Rights Reversion

If you are an academic author, you have likely transferred away some or all of your rights to your works during the publication process. In some cases, you may want to get those rights back. For instance, if the current rightsholder is no longer facilitating access to your work in the way you would like, you may want to revert some rights so you can increase access to your scholarship.

If that is your goal, it is crucial to consider both your own ability to facilitate access to your work and the publisher’s current plans on that score. Releasing the work under one of the Creative Commons licenses, granting HathiTrust permission to provide access to your work, and depositing a copy of the work in an institutional repository (such as Deep Blue) are all ways you can facilitate access. They are not mutually exclusive.

Some of these options may even be available under your original publishing agreement. In general, they are all open to you if you control full rights to your work. If your work contains third-party material, you will still need to consider whether you are entitled under copyright law (e.g., under fair use) to use that material.

If you don’t currently have the rights to do what you want with the work, there are a few ways you may be able to regain those rights:

  1. Terminating the transfer by exercising your statutory termination right,

  2. Reverting your rights under a provision of your original contract, or

  3. Asking your publisher to revert the rights to you voluntarily.

Statutory Termination Right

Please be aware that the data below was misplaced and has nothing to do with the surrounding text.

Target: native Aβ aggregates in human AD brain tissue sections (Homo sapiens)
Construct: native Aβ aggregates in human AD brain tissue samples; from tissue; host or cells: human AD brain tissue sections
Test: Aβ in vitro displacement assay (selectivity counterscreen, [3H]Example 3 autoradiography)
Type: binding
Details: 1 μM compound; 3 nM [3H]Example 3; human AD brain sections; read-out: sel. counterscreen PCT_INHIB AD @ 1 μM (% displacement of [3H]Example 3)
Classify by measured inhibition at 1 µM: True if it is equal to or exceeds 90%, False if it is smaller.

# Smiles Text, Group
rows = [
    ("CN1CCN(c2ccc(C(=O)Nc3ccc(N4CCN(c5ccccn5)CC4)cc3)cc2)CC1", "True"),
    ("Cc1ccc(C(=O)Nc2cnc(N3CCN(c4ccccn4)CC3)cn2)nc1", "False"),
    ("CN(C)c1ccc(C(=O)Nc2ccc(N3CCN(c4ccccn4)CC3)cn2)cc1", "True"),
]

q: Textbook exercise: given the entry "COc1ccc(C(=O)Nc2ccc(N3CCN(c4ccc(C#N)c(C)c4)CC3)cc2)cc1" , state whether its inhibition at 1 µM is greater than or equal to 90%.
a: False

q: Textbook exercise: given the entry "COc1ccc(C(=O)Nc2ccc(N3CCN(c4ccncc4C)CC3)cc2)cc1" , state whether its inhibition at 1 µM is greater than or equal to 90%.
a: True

Under U.S. copyright law, any transfer or license of copyright can be terminated 35 years after the transfer or license was made or, in some cases, 35 years after the work was published, so long as the work was not made for hire.

The details of this provision are complicated. The Termination of Transfer Tool from Authors Alliance and Creative Commons is designed to help users determine whether these statutory termination rights apply to any of their works. Their Frequently Asked Questions page provides more information about how this law works.

Contractual or Voluntary Rights Reversion

Understanding Rights Reversion: When, Why, & How to Regain Copyright and Make Your Book More Available, provides a detailed introduction to both contractual and voluntary rights reversion, with a focus on books. A companion document, Crafting a Reversion Letter, contains specific guidance on that step in the process, including reversion letter templates. We recommend both to any members of the University of Michigan community who are considering rights reversion.

Form Letter for Voluntary Rights Reversion

To assist you in making your scholarship available broadly, our office has prepared a form letter, based on the second template in Crafting a Reversion Letter. It is intended for a very specific use. It is for scholarly authors (and their heirs) who:

  • Have no indication that they are entitled to rights reversion under the terms of their original publishing agreements, and

  • Want to request reversion of some rights in a book of which they are the sole author (or heir(s) of the sole author), in order to release it under a Creative Commons license and

    • Deposit a copy of the work in their institutional repository and/or

    • Grant HathiTrust permission to provide access to it.

This letter is necessarily generic. We recommend customizing it with specific details to make it more persuasive to a particular addressee.

Page maintained by Ana Elizabeth Enriquez
Last modified: 04/07/2017